Lawyer seeks to have DUI breath tests halted in Pennsylvania
A Dauphin County lawyer filed a request on Monday to throw out breath testing for alcohol in Pennsylvania, a week after a judge ruled breath testers aren't accurate for analyzing alcohol in the blood.
Attorney Justin McShane said he filed his request in Dauphin County Common Pleas Court but expects the judge to allow the case to move to state Superior Court, where it could have statewide implications.
“I'm not interested in getting drunk people off. I'm interested in people who are falsely accused,” McShane said. “Blood testing is the way to go if it's done correctly. Let's get out of the 1950s.”
Dauphin County District Attorney Ed Marsico could not be reached for comment.
Dauphin County Judge Lawrence F. Clark Jr. ruled last week that machines such as Breathalyzers and Intoxilyzers, used to measure a driver‘s intoxication, can't be considered accurate for blood-alcohol readings between zero and .05 percent or beyond .15 percent. The legal limit is .08 percent. Because of Clark‘s decision, police in Dauphin County can‘t use the devices to determine whether someone is intoxicated enough for prosecution under the state's highest level of DUI impairment of .16 percent and above.
McShane based his challenge on how police calibrate the machines.
Bobby Kerlik is a staff writer for Trib Total Media. He can be reached at 412-320-7886 or firstname.lastname@example.org.
Show commenting policy
TribLive commenting policy
You are solely responsible for your comments and by using TribLive.com you agree to our Terms of Service.
We moderate comments. Our goal is to provide substantive commentary for a general readership. By screening submissions, we provide a space where readers can share intelligent and informed commentary that enhances the quality of our news and information.
While most comments will be posted if they are on-topic and not abusive, moderating decisions are subjective. We will make them as carefully and consistently as we can. Because of the volume of reader comments, we cannot review individual moderation decisions with readers.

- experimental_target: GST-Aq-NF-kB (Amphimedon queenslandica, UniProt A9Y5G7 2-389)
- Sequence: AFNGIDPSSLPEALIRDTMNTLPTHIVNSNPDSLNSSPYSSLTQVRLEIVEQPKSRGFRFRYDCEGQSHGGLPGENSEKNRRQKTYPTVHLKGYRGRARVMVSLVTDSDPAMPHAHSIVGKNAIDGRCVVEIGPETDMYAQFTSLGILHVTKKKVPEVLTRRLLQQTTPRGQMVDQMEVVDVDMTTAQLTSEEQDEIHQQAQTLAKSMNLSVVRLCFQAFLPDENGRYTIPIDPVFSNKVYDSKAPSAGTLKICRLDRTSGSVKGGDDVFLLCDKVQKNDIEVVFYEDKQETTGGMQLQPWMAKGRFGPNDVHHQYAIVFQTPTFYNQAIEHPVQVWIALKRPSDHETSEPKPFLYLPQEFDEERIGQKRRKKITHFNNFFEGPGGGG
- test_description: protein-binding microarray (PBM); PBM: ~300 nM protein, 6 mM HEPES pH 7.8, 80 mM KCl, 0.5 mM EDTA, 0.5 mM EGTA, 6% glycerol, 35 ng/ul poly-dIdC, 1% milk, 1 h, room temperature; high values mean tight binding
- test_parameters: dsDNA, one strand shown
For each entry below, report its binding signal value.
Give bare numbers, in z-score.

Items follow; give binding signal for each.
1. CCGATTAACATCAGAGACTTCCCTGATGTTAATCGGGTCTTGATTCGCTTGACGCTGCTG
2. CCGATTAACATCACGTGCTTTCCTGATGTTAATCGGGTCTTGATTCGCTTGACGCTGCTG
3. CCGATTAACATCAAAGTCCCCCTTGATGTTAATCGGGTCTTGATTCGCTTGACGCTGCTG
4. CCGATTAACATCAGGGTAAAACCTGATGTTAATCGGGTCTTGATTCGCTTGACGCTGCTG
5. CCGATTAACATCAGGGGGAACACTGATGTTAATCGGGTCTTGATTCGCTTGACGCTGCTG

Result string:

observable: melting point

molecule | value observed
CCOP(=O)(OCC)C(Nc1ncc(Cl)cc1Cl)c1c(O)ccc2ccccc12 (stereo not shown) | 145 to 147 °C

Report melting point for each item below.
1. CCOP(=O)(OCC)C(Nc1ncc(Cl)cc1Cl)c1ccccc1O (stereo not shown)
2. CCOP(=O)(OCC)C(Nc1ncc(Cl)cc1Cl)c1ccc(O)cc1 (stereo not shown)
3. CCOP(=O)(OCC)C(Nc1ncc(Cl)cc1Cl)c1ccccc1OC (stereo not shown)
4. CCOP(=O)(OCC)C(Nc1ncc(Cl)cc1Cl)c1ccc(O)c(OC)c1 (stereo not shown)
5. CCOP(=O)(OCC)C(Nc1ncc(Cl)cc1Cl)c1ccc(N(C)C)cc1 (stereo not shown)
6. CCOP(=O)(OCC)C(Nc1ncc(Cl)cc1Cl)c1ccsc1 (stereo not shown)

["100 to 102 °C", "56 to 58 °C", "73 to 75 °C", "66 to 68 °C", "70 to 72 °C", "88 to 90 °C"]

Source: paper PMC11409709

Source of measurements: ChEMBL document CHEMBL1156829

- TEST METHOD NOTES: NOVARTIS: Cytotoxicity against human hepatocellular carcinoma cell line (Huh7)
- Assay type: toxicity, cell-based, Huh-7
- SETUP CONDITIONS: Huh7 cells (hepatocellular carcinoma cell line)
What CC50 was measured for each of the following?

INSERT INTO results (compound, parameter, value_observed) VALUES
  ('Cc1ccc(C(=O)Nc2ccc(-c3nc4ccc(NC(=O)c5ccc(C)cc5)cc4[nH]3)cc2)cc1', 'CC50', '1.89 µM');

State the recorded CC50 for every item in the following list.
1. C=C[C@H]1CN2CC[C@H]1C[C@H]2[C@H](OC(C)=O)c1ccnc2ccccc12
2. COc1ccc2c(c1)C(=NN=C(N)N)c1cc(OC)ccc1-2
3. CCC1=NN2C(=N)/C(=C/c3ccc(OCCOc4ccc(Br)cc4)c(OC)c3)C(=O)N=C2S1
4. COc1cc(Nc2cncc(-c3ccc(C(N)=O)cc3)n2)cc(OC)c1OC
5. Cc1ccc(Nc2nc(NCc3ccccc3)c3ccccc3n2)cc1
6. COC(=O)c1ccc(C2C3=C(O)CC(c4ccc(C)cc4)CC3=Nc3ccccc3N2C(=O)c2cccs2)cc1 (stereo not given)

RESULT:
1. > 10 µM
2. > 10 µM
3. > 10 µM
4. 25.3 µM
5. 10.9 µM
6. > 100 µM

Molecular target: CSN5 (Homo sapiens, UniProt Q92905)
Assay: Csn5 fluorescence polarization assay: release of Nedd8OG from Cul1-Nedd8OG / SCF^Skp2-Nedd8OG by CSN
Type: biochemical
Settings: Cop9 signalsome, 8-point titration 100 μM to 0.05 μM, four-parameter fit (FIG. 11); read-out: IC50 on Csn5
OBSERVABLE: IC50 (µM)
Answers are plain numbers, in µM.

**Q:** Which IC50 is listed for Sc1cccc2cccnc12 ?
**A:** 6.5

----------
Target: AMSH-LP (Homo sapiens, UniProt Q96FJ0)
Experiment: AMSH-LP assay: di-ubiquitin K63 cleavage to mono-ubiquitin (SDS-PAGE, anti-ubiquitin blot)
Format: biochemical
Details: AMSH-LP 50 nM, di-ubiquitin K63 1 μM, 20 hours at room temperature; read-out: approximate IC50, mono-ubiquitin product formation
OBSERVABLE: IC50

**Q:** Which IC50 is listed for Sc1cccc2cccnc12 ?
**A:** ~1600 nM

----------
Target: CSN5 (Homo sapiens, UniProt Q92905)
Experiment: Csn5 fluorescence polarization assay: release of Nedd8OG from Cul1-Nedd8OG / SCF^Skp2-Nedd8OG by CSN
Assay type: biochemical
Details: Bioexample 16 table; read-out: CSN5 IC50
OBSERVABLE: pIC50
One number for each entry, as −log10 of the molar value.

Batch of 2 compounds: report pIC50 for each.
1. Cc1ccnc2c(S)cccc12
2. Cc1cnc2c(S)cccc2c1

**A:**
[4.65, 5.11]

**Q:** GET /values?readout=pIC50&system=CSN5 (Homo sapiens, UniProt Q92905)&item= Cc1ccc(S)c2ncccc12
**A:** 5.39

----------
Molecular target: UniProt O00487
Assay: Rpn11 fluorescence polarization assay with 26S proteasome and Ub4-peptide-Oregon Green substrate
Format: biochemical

We value thoughtful comments representing a range of views that make their point quickly and politely. We make an effort to protect discussions from repeated comments either by the same reader or different readers.
We follow the same standards for taste as the daily newspaper. A few things we won't tolerate: personal attacks, obscenity, vulgarity, profanity (including expletives and letters followed by dashes), commercial promotion, impersonations, incoherence, proselytizing and SHOUTING. Don't include URLs to Web sites.
We do not edit comments. They are either approved or deleted. We reserve the right to edit a comment that is quoted or excerpted in an article. In this case, we may fix spelling and punctuation.
We welcome strong opinions and criticism of our work, but we don't want comments to become bogged down with discussions of our policies and we will moderate accordingly.
We appreciate it when readers and people quoted in articles or blog posts point out errors of fact or emphasis and will investigate all assertions. But these suggestions should be sent via e-mail. To avoid distracting other readers, we won't publish comments that suggest a correction. Instead, corrections will be made in a blog post or in an article.
- Police officer reported wounded in New Florence; suspect at-large
- Thomas Jefferson uses defense, running game to capture WPIAL title
- Central Catholic wins 5th WPIAL football title
- Zatkoff’s, Malkin’s heroics not enough as Oilers down Penguins in shootout
- Four downs: Steelers might still be Adams’ best bet
- WPIAL Class AAA notes: Title games draw 16,500 to Heinz Field
- Funding highway bill atop Rep. Shuster’s agenda
- Steelers find success vs. NFC
- Aliquippa wins 16th WPIAL title, ends South Fayette’s 44-game winning streak
- Steelers notebook: Brown downplays possible matchup against Seahawks’ Sherman
- Robert Morris defeats Mississippi Valley State for 1st victory of season